Explain why religious conflicts occur. Is it only that religious ideologies disagree, or is geography involved? How do you think religious conflicts can be resolved? 

Use the following to help:


D Block Criminology 12 - Okay so let's wrap this up. Last week we looked at gangs. From Foreign Policy:
Drugs are just the tip of the iceberg. In the popular U.S. television series Breaking Bad, about a high school teacher turned methamphetamine kingpin, there was an instructive exchange. When the show's antihero, Walter White, was asked whether he "was in the meth business or the money business," he replied, "I'm in the empire business." The same can be said of the DTOs (Drug Trafficking Organizations), which are independent and competing entities. The sale of cocaine, heroin, marijuana, and meth remains extremely profitable. The U.S. Justice Department has put the cartels' U.S. drug trade at $39 billion annually. But the DTOs have diversified their business considerably, both to increase their profits and to exclude rivals from new sources of revenue. For example, they are dealing increasingly in pirated intellectual property, like counterfeit software, CDs, and DVDs. The most destructive new "product," however, is people. The cartels have built a multi billion-dollar business in human trafficking, including the shipment of both illegal immigrants and sex workers.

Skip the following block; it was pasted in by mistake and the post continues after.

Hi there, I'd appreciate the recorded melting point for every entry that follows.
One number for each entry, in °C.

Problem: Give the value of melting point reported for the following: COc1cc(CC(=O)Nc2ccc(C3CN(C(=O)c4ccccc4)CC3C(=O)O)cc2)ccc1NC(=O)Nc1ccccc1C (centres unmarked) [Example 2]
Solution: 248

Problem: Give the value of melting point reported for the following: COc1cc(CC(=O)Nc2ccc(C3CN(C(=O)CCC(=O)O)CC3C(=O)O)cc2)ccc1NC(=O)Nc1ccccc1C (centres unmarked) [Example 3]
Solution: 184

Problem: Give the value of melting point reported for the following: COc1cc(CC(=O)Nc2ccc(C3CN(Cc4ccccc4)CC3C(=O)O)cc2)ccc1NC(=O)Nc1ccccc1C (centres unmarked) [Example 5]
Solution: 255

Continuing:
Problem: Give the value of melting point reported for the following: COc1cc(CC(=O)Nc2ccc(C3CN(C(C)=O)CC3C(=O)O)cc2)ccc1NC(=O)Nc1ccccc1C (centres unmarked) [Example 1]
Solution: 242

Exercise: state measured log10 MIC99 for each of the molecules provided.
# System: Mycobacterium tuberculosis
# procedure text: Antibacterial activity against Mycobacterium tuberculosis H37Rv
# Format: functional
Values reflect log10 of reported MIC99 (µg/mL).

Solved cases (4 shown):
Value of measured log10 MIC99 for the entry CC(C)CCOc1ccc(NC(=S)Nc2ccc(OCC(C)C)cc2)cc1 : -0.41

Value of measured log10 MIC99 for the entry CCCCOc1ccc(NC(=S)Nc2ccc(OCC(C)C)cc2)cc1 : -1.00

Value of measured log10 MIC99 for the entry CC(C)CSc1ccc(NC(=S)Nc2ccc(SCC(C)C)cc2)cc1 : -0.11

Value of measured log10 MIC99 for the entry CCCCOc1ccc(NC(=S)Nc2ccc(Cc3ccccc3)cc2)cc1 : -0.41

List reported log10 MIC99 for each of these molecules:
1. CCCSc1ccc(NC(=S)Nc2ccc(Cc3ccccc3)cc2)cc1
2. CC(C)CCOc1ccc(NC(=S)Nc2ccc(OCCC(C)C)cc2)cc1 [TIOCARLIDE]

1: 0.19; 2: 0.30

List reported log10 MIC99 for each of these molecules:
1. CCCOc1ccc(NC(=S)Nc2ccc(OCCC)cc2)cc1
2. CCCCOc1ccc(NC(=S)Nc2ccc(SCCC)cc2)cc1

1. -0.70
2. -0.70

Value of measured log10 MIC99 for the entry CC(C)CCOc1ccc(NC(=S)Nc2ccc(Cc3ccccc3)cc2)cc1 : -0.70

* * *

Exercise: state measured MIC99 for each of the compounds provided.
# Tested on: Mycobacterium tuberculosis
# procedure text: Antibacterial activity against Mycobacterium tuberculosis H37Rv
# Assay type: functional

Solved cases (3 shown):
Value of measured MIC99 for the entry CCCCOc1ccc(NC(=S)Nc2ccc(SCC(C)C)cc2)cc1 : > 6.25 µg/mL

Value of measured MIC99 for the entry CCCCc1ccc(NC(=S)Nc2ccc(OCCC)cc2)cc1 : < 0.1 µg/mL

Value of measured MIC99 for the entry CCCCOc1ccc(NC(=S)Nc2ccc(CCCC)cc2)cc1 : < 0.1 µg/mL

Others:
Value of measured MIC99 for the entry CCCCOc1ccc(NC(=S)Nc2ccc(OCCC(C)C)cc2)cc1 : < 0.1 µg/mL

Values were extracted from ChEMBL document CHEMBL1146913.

So to curb the power of cartels or gangs should we take some radical action? Should we cut off their source of income (like drugs and sex trade workers)? Here are two questions for you to answer:


  1. Should drugs be legalized? Why? If you believe drugs should be legalized, think about whether all drugs should be legalized or just a select few. Why should certain drugs be legalized and others not? 
  2. Should prostitution be legalized? Why? If you believe it should be legalized, should all the forms of prostitution described in your text be legalized, or only a select few? If prostitution were legalized should government be able to exercise some control over it? 
Use Chapters 12 & 13 of the CRIM text to help along with yesterday's blog to help.